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Relations with In-Laws


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Question and Answer:
Q.   As is common knowledge there are many ahadith with regard to importance and the obligation of keeping family ties in Islam. Does this also apply with regard to all in-laws such as keeping family ties with father in law , mother in law, brother in law, sister in law, son in law, daughter in law etc. Are the keeping of such ties obligatory on a Muslim and/or If such ties are broken will it earn the displeasure of Allah Rabbul Aalameen. And does it apply to the one who breaks such ties or to all parties concerned. Also this does not create a good environment and makes it difficult for the family member that is married to maintain good family ties.
Also what does keeping family ties actually entail. Understandably the relationship is not the same as a blood relationship. Merely greeting for the sake of doing so when meeting by chance or at a function for the sake of pretense in public and avoiding the inlaws as far as possible. Does that mean the ties are broken or maintained.
Jazaak Allah Khair,
Your Brother in Islam.
(Question shortened and published)
A. The obligation of maintaining family ties does not extend to one’s in-laws. It rather refers to one’s own family. Nonetheless, a good relationship with one’s in-laws is still important as it impacts on the husband’s relationship with his wife and his children. If the relationship with the in-laws sours then the marriage will not be left unscathed.
In most relations in life, a level of patience and tolerance is required. Life is not hiccup-free. When considering the issues you have with your in-laws and how to deal with them, reverse the situation in your mind and imagine your wife in your position having to deal with the same issues with your family. The manner in which you think it appropriate for her to deal with your family is the manner in which you should deal with your in-laws
(Do note that a man's sister-in-law is not his Mahram, hence purdah should be maintained between them.)
At the end of the day, we all are human which, by default, means that we are flawed. Hence, it is to be expected that someone would say or do something inappropriate or behave in an unbecoming manner. When Allah Ta'ala speaks of the righteous, He says, “Those who give (in charity) in times of both ease and hardship, those who suppress their anger and forgive others; and Allah loves those who do good.” (Surah 3, Verse 134)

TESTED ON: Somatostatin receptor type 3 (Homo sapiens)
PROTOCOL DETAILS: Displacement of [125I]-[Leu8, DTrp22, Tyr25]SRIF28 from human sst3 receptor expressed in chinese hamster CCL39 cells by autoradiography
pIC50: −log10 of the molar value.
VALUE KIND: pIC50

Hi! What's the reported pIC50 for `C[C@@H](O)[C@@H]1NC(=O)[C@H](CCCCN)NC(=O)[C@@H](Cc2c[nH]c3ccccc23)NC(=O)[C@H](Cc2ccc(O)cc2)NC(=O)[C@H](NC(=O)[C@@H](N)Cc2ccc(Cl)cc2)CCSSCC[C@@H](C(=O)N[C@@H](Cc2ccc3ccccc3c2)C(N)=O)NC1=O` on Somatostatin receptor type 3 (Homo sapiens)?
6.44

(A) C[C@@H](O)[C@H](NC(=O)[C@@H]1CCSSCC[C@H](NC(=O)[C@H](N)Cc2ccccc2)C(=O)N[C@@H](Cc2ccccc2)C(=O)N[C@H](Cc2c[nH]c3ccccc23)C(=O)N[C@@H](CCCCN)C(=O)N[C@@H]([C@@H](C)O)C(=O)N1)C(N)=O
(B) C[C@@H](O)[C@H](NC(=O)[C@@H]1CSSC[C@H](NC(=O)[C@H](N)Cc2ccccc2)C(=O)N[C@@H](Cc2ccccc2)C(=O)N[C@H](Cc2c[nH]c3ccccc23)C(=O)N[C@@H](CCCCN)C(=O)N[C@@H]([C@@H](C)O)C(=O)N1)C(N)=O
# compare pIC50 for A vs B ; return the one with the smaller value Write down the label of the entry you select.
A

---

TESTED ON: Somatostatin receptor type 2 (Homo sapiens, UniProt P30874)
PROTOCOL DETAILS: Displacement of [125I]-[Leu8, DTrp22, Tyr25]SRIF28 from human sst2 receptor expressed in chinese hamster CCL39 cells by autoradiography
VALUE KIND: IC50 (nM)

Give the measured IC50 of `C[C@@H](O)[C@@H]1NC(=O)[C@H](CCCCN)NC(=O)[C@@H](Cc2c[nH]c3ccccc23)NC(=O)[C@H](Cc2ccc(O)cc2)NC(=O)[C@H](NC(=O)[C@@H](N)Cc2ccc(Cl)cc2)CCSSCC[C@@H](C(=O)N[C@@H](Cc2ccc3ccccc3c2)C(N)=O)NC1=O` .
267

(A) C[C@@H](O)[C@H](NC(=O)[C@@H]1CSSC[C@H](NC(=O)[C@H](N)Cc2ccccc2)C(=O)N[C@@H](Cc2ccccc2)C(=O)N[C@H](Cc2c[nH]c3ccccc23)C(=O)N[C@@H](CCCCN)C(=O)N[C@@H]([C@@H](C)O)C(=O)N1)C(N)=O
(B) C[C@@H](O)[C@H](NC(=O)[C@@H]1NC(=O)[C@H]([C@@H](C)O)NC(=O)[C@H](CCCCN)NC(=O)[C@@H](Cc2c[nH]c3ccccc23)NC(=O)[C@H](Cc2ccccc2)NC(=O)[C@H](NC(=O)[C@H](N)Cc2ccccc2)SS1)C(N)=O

In this verse, there is a subtle indication that we will be faced with situations that anger and infuriate us, that try our patience and that we will have to deal with people who will offend us. For only if this happens will we be able to gain the virtue of suppressing our anger and forgiving others.
We should also consider that our in-laws have given their daughter and their sister to be under our care, to be of assistance to us, to be our partners and faithful companions and to be the mothers of our children. They will be the grandparents, uncles and aunts of our children who will love and care for them. If we cannot have patience with our in-laws and forgive their mistakes, then who will have patience with and who will we forgive?
Yes, there are times when the situation becomes really intolerable and to associate with our in-laws only results in misery. In such situations, a cooling of relations is in order and a superficial relationship of merely greeting and exchanging pleasantries when necessary is acceptable. But this is generally not the case. We must ask ourselves, how much have we implemented patience and forgiveness in our relationships with them?
Unfortunately, there are many people who are quick to anger and slow to forgive. Yet, the Sunnah of our beloved master, Rasulullah Sallallahu Alayhi Wa Sallam was that he was slow to anger and quick to forgive; a practice that everyone of us, husbands, wives and in-laws, should strive to inculcate in our lives. If we do this, then we will undoubtedly save many marriages from the problems and heartache that they currently face.
And Allah Ta’ala Knows Best

Mufti Moosa Salie
Mufti Ismaeel Bassa
(The answer hereby given is specifically based on the question asked and should be read together with the question asked. Islamic rulings on this Q&A newsletter are answered in accordance to the Hanafi Fiqh unless otherwise stated.)
Fatwa Department
Jamiatul Ulama (KZN) 

Council of Muslim Theologians
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